Key battle of the failed American defense of the Philippine Islands between 1941-1942. Bataan is a peninsula on the big island of Luzon; it is some 25 miles long and roughly 20 miles wide and extends south into Manila Bay. The peninsula figured prominently in General Douglas MacArthur's plans for defending the Philippines against a Japanese invasion. The original plan called for U.S. and Philippine forces to withdraw into the Bataan Peninsula and there fight an extended defensive battle until reinforcements arrived from the United States.
More than 20,000 Americans and Filipinos perished in the campaign, and roughly 2,000 escaped tot he nearby island of Corregidor and fought on until they in turn were forced to surrender on 5 May. The 76,000 prisoners of war of the battle of Bataan - some 64,000 Filipino soldiers and 12,000 Americans - then were forced to endure what came to be known as the Bataan Death March as they were moved into captivity. They had succeeded, however, in delaying the Japanese conquest of the Philippines for 148 days and briefly inspiring the Allied cause during the dark early days of U.S. participation in World War II.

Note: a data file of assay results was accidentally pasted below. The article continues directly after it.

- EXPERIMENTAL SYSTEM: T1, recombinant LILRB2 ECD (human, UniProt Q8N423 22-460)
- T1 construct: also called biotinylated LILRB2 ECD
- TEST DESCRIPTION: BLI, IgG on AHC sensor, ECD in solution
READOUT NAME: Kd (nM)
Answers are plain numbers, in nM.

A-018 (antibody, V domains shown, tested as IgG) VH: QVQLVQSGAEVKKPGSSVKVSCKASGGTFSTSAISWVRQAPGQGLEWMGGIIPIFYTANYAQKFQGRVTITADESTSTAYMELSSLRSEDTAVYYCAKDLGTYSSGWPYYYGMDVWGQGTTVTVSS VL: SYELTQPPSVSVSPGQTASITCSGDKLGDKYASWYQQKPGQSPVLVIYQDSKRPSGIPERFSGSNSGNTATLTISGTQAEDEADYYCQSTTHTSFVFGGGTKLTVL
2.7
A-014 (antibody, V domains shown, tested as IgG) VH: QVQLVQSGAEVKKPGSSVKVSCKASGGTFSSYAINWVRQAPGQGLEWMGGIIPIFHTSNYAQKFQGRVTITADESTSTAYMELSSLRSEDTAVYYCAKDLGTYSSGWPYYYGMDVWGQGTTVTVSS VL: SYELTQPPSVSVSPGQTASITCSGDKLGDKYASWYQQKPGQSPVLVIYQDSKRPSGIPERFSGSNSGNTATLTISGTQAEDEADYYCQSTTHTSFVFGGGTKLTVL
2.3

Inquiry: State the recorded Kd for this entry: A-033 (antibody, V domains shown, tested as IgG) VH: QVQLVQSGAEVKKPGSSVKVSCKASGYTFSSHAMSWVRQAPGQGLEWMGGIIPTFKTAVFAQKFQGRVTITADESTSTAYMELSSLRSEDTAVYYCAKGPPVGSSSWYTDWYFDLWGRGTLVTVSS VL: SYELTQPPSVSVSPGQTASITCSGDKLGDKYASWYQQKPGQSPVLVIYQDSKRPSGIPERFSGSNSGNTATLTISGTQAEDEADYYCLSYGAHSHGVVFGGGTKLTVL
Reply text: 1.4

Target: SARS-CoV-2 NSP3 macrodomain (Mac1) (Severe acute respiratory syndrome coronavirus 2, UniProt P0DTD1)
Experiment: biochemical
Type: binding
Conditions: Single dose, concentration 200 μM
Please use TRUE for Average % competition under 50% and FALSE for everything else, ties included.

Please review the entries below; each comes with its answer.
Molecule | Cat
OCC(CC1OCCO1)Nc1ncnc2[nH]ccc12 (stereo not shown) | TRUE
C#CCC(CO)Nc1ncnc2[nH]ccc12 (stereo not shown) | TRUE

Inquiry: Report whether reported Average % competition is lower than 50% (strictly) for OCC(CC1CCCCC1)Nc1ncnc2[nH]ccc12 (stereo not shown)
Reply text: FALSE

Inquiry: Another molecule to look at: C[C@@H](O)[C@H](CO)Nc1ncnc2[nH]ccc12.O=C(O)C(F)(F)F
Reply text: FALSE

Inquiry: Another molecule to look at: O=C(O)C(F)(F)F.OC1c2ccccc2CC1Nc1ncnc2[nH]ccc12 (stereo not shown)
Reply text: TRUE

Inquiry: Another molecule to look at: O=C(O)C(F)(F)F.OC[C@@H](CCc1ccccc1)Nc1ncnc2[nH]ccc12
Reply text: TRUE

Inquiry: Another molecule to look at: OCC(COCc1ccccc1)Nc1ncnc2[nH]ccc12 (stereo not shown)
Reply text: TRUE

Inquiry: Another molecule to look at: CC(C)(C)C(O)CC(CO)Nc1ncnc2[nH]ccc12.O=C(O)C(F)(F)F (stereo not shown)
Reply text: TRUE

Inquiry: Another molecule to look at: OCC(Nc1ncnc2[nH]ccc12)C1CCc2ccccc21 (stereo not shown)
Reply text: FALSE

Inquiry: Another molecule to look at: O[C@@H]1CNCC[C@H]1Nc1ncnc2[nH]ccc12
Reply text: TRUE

taken from - Spencer C. Tucker et al., eds., Encyclopedia of World War II: A Political, Social, and Military History Volume I: A-C (Santa Barbara: ABC-CLIO, 2005), 190-191.